money is dismally little.
Ganga has reconciled herself to the fact of being a spinster and accepted that
she would continue farming. She sighs as she realizes she and her family have
but one option: work the soil in the hope that coming crops would be good enough
to repay all the loans. But her task seems as hopeless now as it seemed to her
father and brother, because nothing has changed.
Ganga and her family may work hard but how can she succeed when the thing called
'The Market' and its working is beyond her control? Things were taken out of her
hands since the time a clutch of nations decided that the developing world
needed 'liberalisation.' So when India and countries like her started
progressively toeing the lines of World Trade Organisation and the World Bank,
Ganga and her father were put on a road to doom, according to farmers' leader
and agriculture analyst Vijay Jawandhia.
Import duty on cotton was reduced to a mere 10% - and may be reduced further,
says Jawandhia. Simultaneously output prices for cotton farmers, like Ganga's
father, went down sharply. Unfortunately that was just a part of the story.
The opening of the economy in 1991 also scripted the end of traditional farming
methods. The life-sciences multinational Monsanto (through subsididary Mahyco-Monsanto) and a number of Indian seed companies (who have licensed Bt technology from the former) have been selling Bt cotton seeds with the approval of the government. Cotton growers in Vidarbha were encouraged to take up the genetically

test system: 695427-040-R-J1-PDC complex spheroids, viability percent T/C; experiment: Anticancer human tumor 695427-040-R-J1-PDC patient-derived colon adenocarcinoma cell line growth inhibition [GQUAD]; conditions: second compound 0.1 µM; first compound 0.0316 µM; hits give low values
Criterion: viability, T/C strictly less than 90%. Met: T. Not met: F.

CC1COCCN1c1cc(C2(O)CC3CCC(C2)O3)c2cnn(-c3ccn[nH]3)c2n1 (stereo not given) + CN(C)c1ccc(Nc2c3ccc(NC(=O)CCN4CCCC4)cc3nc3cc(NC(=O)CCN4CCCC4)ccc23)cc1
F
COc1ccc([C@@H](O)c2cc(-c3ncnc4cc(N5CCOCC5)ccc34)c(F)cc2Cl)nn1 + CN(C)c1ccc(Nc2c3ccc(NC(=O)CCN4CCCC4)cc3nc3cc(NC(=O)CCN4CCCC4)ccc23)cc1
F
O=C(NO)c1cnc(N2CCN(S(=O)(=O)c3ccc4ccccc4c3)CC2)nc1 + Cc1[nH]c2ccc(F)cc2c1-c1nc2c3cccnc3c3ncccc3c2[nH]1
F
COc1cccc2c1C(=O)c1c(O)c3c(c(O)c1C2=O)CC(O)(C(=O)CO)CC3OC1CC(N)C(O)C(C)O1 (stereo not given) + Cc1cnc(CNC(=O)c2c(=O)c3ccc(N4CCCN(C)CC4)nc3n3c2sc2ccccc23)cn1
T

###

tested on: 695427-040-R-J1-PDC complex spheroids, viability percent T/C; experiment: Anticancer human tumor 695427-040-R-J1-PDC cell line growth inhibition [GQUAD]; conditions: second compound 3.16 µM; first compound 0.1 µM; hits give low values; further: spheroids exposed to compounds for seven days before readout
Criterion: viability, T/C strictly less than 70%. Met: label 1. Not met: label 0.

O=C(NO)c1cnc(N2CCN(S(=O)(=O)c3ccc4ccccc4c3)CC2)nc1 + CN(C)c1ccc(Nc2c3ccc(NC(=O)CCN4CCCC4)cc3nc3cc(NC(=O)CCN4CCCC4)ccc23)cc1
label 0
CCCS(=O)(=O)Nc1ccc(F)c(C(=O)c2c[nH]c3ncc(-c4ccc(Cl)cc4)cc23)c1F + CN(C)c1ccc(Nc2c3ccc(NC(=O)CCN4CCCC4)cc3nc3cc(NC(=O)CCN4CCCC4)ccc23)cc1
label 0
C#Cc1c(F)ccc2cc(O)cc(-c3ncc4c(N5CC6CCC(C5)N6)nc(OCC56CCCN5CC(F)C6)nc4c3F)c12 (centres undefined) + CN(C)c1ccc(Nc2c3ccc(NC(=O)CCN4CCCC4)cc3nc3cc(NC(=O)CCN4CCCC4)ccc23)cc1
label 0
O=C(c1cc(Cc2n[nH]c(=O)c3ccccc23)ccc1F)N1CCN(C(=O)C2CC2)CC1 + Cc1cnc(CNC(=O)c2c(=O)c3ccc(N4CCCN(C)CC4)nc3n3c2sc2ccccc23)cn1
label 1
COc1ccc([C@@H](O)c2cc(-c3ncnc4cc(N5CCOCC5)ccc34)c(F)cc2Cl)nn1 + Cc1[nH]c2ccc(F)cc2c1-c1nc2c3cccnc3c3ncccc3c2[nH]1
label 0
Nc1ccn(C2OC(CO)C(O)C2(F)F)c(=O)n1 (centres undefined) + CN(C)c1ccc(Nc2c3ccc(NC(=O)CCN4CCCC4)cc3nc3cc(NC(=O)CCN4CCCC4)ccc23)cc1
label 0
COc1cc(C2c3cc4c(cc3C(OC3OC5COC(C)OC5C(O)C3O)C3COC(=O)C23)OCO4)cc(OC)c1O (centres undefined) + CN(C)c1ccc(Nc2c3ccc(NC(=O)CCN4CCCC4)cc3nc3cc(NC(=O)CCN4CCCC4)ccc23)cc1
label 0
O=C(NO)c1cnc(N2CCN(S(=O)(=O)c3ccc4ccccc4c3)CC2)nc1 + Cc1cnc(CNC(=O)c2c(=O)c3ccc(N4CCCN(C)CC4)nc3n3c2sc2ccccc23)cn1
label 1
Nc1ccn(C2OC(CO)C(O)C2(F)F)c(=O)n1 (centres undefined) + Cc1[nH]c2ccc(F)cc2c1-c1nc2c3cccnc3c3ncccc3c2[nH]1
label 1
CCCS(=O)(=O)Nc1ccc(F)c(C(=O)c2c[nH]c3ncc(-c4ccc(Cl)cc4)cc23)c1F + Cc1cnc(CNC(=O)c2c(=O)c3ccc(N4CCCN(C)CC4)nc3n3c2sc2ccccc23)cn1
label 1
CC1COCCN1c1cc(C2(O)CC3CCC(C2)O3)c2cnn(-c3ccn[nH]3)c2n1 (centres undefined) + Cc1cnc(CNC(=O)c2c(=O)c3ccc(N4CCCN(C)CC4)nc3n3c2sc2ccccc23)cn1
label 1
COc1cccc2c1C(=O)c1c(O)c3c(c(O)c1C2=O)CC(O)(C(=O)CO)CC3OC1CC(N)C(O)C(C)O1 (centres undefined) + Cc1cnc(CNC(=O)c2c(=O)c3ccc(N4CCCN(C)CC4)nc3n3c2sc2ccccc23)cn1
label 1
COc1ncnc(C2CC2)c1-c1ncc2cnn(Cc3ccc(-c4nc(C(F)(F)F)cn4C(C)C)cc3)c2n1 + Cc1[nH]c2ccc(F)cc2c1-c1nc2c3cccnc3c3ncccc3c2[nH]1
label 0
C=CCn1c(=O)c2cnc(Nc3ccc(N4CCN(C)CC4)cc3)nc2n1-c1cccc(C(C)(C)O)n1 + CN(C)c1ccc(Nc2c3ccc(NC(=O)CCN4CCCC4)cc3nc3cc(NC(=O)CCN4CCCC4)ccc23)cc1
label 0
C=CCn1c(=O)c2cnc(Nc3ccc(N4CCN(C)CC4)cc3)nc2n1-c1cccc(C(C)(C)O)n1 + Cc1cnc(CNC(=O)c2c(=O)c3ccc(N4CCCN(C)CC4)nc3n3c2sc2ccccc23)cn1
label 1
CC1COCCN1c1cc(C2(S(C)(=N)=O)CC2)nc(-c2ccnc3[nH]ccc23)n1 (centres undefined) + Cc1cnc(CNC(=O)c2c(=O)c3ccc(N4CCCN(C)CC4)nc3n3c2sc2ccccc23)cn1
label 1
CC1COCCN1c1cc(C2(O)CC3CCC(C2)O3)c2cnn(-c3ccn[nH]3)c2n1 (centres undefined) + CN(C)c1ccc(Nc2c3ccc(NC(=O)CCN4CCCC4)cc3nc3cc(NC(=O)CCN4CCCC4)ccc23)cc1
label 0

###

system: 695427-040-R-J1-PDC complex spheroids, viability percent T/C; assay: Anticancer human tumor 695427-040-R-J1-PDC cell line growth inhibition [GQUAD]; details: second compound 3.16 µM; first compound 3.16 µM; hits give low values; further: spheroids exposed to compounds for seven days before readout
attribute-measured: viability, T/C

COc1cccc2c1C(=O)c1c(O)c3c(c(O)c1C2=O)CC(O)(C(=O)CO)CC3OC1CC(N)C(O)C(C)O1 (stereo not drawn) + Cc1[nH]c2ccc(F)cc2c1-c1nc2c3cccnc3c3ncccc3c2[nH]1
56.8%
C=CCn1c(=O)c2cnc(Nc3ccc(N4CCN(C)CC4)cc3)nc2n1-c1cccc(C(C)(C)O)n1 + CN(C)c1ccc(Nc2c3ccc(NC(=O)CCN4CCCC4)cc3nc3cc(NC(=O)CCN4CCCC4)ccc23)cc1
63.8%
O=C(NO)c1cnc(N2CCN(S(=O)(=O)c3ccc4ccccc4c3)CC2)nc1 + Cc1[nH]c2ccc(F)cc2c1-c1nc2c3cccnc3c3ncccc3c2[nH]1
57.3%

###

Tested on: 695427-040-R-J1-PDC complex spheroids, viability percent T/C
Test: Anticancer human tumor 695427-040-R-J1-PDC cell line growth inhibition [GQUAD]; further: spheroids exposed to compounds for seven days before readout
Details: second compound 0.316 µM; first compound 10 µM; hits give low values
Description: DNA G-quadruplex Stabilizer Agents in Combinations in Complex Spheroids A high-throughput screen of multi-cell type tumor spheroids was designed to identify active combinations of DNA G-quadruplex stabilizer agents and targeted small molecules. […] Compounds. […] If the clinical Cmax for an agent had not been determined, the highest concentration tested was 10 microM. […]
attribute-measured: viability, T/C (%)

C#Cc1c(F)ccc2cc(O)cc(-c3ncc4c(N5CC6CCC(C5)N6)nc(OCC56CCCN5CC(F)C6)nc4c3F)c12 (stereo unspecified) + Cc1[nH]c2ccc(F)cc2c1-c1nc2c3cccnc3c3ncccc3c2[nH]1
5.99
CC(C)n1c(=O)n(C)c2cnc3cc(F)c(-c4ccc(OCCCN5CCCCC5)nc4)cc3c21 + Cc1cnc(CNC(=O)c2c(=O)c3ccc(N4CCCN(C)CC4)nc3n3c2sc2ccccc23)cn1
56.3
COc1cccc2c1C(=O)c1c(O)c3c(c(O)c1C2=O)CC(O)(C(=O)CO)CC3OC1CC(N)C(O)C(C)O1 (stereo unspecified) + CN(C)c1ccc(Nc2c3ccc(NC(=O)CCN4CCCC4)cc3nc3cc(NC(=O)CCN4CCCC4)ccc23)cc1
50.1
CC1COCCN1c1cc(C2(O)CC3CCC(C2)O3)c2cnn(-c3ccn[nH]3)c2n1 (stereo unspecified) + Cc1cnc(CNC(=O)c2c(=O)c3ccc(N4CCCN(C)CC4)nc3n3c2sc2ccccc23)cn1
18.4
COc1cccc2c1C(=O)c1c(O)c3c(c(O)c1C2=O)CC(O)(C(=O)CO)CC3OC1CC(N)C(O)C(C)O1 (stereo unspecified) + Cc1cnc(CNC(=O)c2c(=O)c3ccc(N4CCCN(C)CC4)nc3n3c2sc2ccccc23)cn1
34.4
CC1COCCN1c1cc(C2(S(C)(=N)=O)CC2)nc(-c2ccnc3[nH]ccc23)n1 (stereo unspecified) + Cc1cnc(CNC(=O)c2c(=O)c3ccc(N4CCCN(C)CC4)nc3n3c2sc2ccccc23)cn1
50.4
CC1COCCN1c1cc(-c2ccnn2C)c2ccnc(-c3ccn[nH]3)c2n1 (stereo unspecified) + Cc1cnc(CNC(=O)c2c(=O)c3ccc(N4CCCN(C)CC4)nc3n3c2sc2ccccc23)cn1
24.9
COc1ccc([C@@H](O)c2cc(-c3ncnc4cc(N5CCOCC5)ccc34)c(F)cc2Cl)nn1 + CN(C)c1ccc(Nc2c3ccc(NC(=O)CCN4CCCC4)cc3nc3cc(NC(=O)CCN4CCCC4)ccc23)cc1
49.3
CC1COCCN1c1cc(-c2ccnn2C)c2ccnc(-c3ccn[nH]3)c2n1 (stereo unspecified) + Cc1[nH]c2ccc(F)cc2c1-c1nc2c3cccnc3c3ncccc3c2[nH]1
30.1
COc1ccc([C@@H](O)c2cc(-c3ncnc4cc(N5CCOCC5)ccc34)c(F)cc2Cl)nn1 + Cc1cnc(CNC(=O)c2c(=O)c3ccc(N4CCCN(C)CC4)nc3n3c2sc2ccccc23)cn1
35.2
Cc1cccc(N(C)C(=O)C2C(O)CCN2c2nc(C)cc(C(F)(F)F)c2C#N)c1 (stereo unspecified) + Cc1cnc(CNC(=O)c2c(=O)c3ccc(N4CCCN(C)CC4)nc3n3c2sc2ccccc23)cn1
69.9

modified seeds. The seeds were costly to say the least (Rs.
1700-2200 for 400 gram packets
as compared to Rs. 50 to Rs. 400 for traditional varieties). As noted earlier, in the 2005-6 season,
they failed in Vidarbha on all fronts -- high yield, better quality and savings from lower applications
As compared with Bt seeds, hybrid seeds that were being sowed even in the previous years have
performed better. Brahma and Banni - the two common varieties, or LRA, which is among the widely
grown varieties in region - did better than Bt. The Commissioner (Agriculture), Maharashtra, S K Goel,
has been on record that Bt cotton sowings have failed in Vidarbha. Inputs dealers in Yavatmal have
also been quoted by local dailies as saying that Bt seeds have performed badly, and farmers
have incurred huge losses on that count.
Farmers have reaped a tragedy of indebtedness that is still devouring them at an alarming rate. Among them was Shyamrao Khatale. But with no voice, people like his daughter, Ganga, continue to be the victims of a tale where life
seems worse than death. "I have left it all to the Almighty," shrugs Ganga when
asked of her future. Can her faith bring her out unscathed or will she fall to
the vicious cycle as well? As of now, there are no answers for Ganga, only some